Short term benefits or long term rewards? This is the dilemma facing two tribes in Parashat Matot. The tribes of Reuven and Gad requested permission to remain on the other side of the Jordan rather than move to the Land of Israel, stating: “We will build here sheepfolds for our flocks and towns for our children” (Numbers 32:16). Any tribe’s request to live outside the Land of Israel would have been troubling to Moshe. This request was even more distrubing given that Reuven and Gad prioritized their cattle before kids. While Moshe ultimately agreed to this real estate deal, so long as Reuven and Gad would fully participate in conquering the land of Israel, Moshe’s response to the tribes indicated his disappointment in their priorities. Moshe responded with a subtle reversal of their original request: “Build towns for your children and sheepfolds for your flocks…” (Numbers 32:24).
Why were the tribes’ priorities with their cattle? Why would Reuven and Gad want to settle for the quick fix of suitable land and economic prosperity over the long-term benefits of being in the Land of Israel with the rest of Bnai Yisrael? Just as ten of the spies preferred a desert-life instead of trusting that God would protect them in the Land, so too did Reuven and Gad prefer the comforts of the land that they were in, rather than taking up the challenge of relocation. Do we ever settle for comfort over community? Do we stay with the familiar and safe instead of moving onto the difficult and unknown? Sometimes there might be something better out there; we just have to cross a river to find it.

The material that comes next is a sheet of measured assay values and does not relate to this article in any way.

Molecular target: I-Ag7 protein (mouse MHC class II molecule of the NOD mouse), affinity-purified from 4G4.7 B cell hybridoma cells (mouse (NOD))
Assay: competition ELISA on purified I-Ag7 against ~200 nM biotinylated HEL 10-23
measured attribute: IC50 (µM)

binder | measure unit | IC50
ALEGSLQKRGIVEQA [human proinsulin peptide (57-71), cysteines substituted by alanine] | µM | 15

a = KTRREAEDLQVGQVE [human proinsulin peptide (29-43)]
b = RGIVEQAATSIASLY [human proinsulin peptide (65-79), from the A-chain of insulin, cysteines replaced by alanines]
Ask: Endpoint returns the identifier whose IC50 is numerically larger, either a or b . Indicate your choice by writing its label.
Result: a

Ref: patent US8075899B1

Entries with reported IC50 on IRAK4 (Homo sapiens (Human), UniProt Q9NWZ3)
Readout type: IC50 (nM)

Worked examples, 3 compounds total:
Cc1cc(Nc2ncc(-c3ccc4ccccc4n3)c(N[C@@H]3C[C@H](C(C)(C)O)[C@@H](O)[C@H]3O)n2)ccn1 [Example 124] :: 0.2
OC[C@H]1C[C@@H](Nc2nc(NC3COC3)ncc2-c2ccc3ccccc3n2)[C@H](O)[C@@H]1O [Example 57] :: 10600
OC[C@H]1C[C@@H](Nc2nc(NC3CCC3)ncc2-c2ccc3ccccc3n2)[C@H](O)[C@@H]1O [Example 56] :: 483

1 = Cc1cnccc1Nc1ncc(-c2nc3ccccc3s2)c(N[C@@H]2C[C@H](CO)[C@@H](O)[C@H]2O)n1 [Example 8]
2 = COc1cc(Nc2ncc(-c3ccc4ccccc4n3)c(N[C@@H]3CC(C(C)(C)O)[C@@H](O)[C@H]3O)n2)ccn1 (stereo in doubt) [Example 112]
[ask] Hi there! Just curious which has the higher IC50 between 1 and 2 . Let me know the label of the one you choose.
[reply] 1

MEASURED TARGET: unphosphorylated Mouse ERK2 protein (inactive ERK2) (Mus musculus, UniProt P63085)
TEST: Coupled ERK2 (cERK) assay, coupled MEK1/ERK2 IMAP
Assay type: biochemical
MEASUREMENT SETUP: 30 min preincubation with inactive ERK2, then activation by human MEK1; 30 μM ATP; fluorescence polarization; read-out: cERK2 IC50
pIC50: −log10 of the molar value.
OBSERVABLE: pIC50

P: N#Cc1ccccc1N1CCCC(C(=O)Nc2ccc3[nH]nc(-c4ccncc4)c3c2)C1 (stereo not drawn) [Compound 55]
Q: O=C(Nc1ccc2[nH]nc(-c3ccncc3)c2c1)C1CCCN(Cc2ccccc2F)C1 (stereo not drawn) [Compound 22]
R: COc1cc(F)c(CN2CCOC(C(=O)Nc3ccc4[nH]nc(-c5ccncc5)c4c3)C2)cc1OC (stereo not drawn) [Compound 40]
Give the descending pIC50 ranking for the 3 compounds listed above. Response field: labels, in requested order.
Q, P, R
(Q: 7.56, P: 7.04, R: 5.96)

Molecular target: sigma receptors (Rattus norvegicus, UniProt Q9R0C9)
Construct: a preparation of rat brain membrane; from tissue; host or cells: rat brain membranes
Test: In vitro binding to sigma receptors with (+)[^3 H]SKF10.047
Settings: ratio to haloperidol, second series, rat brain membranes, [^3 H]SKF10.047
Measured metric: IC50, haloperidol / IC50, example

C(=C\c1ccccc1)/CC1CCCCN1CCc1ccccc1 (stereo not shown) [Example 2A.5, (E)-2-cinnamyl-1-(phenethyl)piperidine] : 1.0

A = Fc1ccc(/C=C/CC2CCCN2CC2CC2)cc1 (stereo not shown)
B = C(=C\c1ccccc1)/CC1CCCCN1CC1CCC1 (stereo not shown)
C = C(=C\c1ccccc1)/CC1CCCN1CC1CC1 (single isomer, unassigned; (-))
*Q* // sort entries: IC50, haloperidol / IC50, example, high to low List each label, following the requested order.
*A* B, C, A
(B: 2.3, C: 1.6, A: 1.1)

These Torah portions mark the final Parshiyot of Bamidbar. Chazak Chazak V’Nitchazek!